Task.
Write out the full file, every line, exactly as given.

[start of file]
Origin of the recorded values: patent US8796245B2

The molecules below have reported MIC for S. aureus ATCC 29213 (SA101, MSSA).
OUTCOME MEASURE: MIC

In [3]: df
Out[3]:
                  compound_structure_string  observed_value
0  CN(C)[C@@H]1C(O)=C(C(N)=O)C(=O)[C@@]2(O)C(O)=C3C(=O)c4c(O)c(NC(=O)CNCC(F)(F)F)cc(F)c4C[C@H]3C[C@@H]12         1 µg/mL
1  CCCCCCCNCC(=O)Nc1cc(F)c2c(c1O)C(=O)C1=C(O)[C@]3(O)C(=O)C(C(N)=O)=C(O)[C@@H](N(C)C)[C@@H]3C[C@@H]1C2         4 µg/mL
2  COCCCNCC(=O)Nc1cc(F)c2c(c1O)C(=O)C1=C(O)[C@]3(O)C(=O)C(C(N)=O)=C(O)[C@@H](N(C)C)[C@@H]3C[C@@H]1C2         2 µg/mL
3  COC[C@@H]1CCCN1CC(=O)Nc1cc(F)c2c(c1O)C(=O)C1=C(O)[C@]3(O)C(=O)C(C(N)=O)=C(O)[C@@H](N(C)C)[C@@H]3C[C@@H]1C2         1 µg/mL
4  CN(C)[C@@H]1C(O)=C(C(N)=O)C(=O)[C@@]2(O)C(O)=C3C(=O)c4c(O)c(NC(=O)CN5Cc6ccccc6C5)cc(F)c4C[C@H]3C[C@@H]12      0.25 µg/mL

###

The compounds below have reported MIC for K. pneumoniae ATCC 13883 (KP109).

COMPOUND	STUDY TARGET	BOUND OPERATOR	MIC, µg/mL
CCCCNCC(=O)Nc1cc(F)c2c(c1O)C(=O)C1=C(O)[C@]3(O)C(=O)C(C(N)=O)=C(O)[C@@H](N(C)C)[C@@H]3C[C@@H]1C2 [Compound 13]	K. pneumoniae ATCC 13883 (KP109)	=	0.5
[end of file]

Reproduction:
Origin of the recorded values: patent US8796245B2

The molecules below have reported MIC for S. aureus ATCC 29213 (SA101, MSSA).
OUTCOME MEASURE: MIC

In [3]: df
Out[3]:
                  compound_structure_string  observed_value
0  CN(C)[C@@H]1C(O)=C(C(N)=O)C(=O)[C@@]2(O)C(O)=C3C(=O)c4c(O)c(NC(=O)CNCC(F)(F)F)cc(F)c4C[C@H]3C[C@@H]12         1 µg/mL
1  CCCCCCCNCC(=O)Nc1cc(F)c2c(c1O)C(=O)C1=C(O)[C@]3(O)C(=O)C(C(N)=O)=C(O)[C@@H](N(C)C)[C@@H]3C[C@@H]1C2         4 µg/mL
2  COCCCNCC(=O)Nc1cc(F)c2c(c1O)C(=O)C1=C(O)[C@]3(O)C(=O)C(C(N)=O)=C(O)[C@@H](N(C)C)[C@@H]3C[C@@H]1C2         2 µg/mL
3  COC[C@@H]1CCCN1CC(=O)Nc1cc(F)c2c(c1O)C(=O)C1=C(O)[C@]3(O)C(=O)C(C(N)=O)=C(O)[C@@H](N(C)C)[C@@H]3C[C@@H]1C2         1 µg/mL
4  CN(C)[C@@H]1C(O)=C(C(N)=O)C(=O)[C@@]2(O)C(O)=C3C(=O)c4c(O)c(NC(=O)CN5Cc6ccccc6C5)cc(F)c4C[C@H]3C[C@@H]12      0.25 µg/mL

###

The compounds below have reported MIC for K. pneumoniae ATCC 13883 (KP109).

COMPOUND	STUDY TARGET	BOUND OPERATOR	MIC, µg/mL
CCCCNCC(=O)Nc1cc(F)c2c(c1O)C(=O)C1=C(O)[C@]3(O)C(=O)C(C(N)=O)=C(O)[C@@H](N(C)C)[C@@H]3C[C@@H]1C2 [Compound 13]	K. pneumoniae ATCC 13883 (KP109)	=	0.5